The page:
If you don’t think Akira Kurosawa’s Seven Samurai is the greatest action film ever made, then I humbly suggest you leave here now and go watch it again, because it is. It combines cinematic artistry with narrative proficiency, rich characters with graceful technique, and drama with adrenaline. It is a template not only for quality action films but quality films in general, and in the 63 years since its release its esteem has only amplified.
This is partly because so many directors make reference to Seven Samurai. John Sturges (and last year, by proxy, Dominic Sena) outright remade the film as The Magnificent Seven, but dozens of other films have given nods to Kurosawa’s, both obviously and subtly. Films like Three Amigos, A Bug’s Life, Django Unchained, The Matrix Revolutions, Mad Max: Fury Road, and – duh – Star Wars have all borrowed elements from Seven Samurai, be it plot, dialogue, visuals, character, or what have you.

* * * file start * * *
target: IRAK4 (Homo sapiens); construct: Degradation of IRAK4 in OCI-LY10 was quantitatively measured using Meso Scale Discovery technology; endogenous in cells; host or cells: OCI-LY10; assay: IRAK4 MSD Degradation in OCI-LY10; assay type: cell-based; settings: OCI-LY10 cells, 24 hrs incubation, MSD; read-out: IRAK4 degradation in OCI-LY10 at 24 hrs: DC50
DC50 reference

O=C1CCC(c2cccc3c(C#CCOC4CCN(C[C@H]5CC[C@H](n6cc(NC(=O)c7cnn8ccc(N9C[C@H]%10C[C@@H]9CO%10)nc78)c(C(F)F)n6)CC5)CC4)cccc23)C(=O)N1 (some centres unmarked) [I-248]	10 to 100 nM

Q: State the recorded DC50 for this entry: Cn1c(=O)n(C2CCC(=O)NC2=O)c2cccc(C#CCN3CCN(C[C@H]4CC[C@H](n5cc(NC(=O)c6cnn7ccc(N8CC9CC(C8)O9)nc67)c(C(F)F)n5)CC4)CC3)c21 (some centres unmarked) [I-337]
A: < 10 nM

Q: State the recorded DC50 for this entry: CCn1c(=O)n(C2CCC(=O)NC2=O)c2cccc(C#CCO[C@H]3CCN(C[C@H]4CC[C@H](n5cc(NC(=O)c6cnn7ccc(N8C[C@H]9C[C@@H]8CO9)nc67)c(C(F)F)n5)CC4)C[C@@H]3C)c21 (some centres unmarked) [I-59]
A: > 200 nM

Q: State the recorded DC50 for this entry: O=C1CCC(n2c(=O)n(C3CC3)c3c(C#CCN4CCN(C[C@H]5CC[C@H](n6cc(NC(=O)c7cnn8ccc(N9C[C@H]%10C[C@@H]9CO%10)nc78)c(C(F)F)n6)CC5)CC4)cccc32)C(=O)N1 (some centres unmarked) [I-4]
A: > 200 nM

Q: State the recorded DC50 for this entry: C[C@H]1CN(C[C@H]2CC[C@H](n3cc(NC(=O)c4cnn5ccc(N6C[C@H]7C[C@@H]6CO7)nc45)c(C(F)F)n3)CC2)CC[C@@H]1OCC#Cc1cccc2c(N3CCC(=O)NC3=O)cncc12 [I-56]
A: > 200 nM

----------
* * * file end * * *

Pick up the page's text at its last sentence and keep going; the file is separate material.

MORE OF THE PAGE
In the following comparative montage from Bill Rwehera for Fandor, the cinematic offspring of Seven Samurai have been collected and arranged via the elements they borrow to show just how lasting the influence of Kurosawa is, and also just how well-deserved is its designation as the greatest action film ever.